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One day, Corsa was traveling to Val Royeaux where he was to press his silver-tongued words into Empress Necessiteuse's ear. As he walked and rehearsed, a mighty storm blew in. Rain washed away the path, and Corsa became hopelessly lost. Chill set into his bones, so he took shelter in a cave.
But the cave was home to a big brown bear! Corsa drew his longbow, but the bear seized it. "I was just about to go out for dinner," said the bear. "Nice of you to drop by!" He looked at Corsa and began to drool. "You shouldn't do that," replied Corsa. "I am old and stringy and not at all good to eat. Let me share your cave, and in the morning, I will gather honey and berries. You shall have a feast fit for kings!"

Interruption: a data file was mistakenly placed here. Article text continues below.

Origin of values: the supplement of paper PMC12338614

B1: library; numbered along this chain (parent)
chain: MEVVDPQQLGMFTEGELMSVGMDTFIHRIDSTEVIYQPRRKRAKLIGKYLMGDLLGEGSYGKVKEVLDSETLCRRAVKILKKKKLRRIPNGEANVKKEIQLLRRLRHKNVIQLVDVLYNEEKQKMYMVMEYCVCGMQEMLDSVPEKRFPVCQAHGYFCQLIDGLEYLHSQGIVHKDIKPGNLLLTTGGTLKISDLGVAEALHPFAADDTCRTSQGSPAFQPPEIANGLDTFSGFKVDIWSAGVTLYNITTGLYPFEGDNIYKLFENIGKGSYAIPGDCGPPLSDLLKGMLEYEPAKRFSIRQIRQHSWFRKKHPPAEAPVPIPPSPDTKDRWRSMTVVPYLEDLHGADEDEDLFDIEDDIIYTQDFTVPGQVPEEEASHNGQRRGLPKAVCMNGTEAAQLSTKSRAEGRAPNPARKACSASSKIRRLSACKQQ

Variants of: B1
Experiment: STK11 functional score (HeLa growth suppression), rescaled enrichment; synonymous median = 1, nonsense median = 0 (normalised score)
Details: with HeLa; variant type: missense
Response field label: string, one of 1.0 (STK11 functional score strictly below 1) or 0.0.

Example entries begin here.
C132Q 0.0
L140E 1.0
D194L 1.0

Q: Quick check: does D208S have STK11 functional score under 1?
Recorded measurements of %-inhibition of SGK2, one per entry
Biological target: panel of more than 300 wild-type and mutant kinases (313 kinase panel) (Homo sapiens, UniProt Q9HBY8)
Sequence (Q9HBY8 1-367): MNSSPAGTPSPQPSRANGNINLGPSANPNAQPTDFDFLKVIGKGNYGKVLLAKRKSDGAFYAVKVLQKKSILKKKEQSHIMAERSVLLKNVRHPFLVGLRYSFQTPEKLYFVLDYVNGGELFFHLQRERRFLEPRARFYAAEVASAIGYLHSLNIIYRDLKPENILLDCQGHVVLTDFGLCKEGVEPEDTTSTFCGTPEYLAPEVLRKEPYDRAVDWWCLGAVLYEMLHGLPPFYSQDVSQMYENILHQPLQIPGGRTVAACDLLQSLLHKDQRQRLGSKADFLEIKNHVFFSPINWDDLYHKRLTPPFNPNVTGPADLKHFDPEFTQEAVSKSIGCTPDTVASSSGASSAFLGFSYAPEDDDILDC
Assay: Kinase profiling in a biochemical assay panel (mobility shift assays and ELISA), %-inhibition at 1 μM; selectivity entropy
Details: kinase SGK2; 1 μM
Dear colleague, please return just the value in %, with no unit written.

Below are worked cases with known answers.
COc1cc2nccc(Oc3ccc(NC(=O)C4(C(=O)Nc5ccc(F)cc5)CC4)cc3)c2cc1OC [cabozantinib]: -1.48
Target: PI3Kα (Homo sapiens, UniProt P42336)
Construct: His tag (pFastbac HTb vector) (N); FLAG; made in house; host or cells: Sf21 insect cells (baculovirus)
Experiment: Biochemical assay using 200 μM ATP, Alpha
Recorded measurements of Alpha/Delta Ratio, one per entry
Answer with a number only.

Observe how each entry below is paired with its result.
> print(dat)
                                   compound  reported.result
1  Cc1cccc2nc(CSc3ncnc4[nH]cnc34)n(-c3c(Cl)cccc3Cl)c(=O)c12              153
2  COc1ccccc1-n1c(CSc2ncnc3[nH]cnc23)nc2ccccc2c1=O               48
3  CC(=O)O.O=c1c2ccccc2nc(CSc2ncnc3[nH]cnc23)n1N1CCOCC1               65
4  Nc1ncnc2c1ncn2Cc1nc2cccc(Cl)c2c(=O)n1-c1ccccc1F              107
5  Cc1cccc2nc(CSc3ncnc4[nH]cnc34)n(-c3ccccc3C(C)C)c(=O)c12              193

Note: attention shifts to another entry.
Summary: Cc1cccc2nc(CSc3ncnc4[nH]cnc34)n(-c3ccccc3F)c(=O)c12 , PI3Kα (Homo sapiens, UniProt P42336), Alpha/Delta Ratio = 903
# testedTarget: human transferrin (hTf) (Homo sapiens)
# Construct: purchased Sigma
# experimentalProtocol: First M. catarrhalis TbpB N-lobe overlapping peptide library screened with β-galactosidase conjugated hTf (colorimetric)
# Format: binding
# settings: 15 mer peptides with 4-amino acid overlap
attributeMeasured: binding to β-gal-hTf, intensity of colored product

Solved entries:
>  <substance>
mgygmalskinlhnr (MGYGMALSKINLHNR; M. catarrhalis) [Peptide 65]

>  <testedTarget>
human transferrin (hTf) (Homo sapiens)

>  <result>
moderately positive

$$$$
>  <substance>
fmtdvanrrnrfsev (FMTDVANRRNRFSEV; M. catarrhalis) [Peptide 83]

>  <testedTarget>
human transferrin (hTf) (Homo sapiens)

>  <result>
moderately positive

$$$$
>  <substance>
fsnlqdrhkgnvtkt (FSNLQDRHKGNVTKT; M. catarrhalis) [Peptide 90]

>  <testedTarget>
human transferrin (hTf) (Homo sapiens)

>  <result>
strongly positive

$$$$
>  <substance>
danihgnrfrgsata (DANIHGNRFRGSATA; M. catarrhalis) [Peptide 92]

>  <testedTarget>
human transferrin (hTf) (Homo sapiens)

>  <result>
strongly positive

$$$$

"Agreed," said the Bear, "but go no further into the cave. You won't like what you'll find there."
Corsa warmed himself by nestling into to the bear's thick fur. The bear fell asleep, but Corsa was kept awake by what lay further in the darkness. Finally, he could no longer endure the mystery.
At the back of the cave, Corsa found a huge room. And in the middle of that room? An enormous dragon! "Mmm," said the dragon. "Food!"
"Wait, wait!" cried Corsa. "I am old and stringy and not at all good to eat. Let me leave, and I will bring you the bear."
"I think not," said the dragon. "That bear promised me breakfast!" And that was the end of the Jackal.—"The Tale of Corsa" from Bedtime Stories for Good Children, by Sister Marigold
—From Codex entry: Longbow of the Jackal